April 30 2017, updated 4:26pm

Baby dies after mum leaves hospital early

Mother discharged 5 hours after birth

Last updated 00:00 01/01/2009

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A newborn girl whose mother was discharged from Wellington Hospital five hours after the birth died later that night.
Baby death raises questions

Her first-time parents believe her sudden death might have been an "avoidable tragedy".

The baby died last Friday, just as Capital and Coast District Health Board was issuing a memo encouraging midwives to discharge mothers within six hours of giving birth, directly from the delivery suite. That policy did not apply to first-time mothers and came into effect only yesterday.

The hospital says the early discharge decision was made by the independent midwife. The midwife said the decision was up to the couple, and she believed they knew they could have stayed longer.

The devastated father, 28, told The Dominion Post yesterday that though he and his wife, also 28, were not forced to leave the hospital, it was not made clear they could stay if they wanted to.

The baby was born about 5am on Thursday, after a 20-hour labour. The family left the hospital at 10.30am. The baby died early on Friday. An autopsy will be done.

The parents did not see a doctor or a nurse after the birth. When they asked their midwife how long they would stay, she told them they could go home immediately if they wanted.

"They were the professionals with the experience and we relied on their advice. No one ever expressed any doubt about her going home.

"We do not blame anyone - the midwife and the hospital staff did a good job - but we are speaking out because we do not want this tragedy to happen to anyone else."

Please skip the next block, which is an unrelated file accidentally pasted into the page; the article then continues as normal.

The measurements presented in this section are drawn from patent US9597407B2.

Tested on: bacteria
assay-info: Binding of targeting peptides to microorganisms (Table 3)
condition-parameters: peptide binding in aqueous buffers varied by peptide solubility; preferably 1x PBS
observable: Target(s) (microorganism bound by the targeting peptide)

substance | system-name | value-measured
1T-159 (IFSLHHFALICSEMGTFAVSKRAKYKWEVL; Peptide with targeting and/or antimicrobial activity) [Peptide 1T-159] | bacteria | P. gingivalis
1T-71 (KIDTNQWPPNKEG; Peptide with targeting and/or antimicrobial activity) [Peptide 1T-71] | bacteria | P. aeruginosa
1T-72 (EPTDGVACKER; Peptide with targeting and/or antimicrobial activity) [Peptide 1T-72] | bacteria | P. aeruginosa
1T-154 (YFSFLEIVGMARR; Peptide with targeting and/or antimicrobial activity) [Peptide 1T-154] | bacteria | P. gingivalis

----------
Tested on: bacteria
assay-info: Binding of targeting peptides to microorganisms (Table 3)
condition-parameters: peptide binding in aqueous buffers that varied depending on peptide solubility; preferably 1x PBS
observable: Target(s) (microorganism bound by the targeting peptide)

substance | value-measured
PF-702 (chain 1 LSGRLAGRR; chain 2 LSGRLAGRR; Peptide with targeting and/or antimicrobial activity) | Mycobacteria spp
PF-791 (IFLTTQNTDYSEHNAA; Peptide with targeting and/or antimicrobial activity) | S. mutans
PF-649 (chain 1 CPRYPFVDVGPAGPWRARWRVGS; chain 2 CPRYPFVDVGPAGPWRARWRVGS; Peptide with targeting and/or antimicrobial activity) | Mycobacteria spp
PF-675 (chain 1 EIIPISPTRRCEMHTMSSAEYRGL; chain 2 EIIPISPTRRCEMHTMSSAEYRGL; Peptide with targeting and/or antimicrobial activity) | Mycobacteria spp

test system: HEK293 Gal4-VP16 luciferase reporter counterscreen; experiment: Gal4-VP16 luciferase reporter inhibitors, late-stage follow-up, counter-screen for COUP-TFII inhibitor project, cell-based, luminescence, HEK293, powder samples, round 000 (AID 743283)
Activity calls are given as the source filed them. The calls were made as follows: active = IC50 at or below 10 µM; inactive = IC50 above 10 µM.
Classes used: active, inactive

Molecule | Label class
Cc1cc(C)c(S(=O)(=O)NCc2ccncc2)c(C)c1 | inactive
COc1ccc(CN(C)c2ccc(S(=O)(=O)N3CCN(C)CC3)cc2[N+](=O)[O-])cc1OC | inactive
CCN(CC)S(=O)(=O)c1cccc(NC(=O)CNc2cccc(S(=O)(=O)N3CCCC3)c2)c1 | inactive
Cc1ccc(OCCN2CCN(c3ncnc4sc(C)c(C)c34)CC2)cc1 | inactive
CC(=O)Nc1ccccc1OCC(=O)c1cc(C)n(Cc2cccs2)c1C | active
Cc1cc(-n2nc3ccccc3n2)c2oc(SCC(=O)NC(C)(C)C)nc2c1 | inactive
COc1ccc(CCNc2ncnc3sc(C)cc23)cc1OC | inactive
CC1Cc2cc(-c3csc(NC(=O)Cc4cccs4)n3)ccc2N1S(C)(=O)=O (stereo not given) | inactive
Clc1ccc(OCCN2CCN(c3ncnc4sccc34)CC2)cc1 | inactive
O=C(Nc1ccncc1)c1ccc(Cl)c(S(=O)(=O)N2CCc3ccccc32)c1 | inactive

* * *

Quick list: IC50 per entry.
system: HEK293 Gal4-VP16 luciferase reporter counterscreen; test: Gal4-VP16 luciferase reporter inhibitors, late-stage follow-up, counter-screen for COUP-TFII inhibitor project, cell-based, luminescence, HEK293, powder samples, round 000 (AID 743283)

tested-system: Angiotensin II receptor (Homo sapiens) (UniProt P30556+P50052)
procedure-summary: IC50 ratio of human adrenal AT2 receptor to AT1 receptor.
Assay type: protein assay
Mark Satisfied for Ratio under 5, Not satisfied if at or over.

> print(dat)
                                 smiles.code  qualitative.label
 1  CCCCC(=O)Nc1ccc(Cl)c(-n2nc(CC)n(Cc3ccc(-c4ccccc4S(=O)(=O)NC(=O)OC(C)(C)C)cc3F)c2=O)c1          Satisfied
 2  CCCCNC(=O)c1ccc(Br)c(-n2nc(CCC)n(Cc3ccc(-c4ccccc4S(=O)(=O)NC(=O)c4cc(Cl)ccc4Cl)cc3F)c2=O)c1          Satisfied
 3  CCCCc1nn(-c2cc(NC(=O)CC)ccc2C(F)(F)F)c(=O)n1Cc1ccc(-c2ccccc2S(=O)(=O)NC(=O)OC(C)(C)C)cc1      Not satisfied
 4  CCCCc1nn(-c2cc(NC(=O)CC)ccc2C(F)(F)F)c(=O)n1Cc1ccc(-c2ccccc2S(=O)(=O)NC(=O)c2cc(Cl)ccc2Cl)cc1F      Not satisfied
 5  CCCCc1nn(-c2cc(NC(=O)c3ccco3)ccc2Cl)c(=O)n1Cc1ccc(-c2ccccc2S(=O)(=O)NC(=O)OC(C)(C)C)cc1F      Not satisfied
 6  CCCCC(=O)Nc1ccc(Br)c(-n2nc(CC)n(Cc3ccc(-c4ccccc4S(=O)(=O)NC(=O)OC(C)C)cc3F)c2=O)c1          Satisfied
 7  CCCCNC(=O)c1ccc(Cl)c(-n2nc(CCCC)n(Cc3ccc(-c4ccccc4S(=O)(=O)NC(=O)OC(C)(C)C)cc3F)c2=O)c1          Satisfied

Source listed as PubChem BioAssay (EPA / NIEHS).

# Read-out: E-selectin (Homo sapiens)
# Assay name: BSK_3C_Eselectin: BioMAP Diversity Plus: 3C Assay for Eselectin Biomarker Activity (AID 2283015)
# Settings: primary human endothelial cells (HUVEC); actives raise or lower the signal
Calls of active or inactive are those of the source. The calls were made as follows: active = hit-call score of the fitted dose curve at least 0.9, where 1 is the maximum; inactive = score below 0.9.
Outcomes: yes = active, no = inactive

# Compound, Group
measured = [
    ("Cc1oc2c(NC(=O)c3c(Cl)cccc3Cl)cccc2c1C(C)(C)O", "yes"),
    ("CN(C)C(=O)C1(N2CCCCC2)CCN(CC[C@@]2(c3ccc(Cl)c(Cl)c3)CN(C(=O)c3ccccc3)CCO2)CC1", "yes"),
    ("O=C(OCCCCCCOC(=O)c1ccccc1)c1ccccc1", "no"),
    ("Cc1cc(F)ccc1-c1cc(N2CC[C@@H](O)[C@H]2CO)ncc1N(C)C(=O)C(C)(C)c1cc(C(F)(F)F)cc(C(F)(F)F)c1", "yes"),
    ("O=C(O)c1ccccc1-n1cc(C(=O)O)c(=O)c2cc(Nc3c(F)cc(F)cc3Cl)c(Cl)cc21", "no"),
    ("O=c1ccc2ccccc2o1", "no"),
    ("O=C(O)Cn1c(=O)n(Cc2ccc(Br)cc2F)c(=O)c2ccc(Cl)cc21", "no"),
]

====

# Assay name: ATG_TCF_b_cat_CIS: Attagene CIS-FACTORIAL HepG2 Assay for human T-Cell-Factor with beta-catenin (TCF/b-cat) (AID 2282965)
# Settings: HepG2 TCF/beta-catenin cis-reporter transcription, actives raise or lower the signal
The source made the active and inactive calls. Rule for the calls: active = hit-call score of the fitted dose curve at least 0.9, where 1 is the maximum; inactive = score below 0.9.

The couple did not know whether their baby would have survived if she had stayed in hospital, he said. "But maybe there was something that could have been picked up ... We didn't know there was any risk. We just did what we were told."

Stillbirth and Newborn Death Support coordinator Joan Curle, who has been supporting the couple, said she was shocked they had been allowed to leave so soon.

"She was a first-time mother, she was recovering from an episiotomy [a cut made to help childbirth], she hadn't slept in 30 hours, she did not have the support of extended family, the baby hadn't even learned how to latch on."

Capital and Coast issued a memo last week encouraging midwives to discharge mothers who had their second or subsequent child without complications directly from the birthing suites. They could stay in the suites up to six hours.

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The DHB came in for strong criticism for saying women who went home directly from the delivery suite would be given a $100 supermarket voucher. It backtracked on the voucher scheme on Thursday.

Capital and Coast's clinical director of women's health services, John Tait, said last night postnatal beds were always available for women having their first baby.

"The decision for early discharge was made between the lead maternity carer [the midwife] and the woman. The hospital was not formally consulted about discharge."

The midwife said the couple knew they could stay longer. "Nobody tells them to leave." There was "no way" she would have discharged the family if she thought the woman was not well enough to leave.

- The Dominion Post

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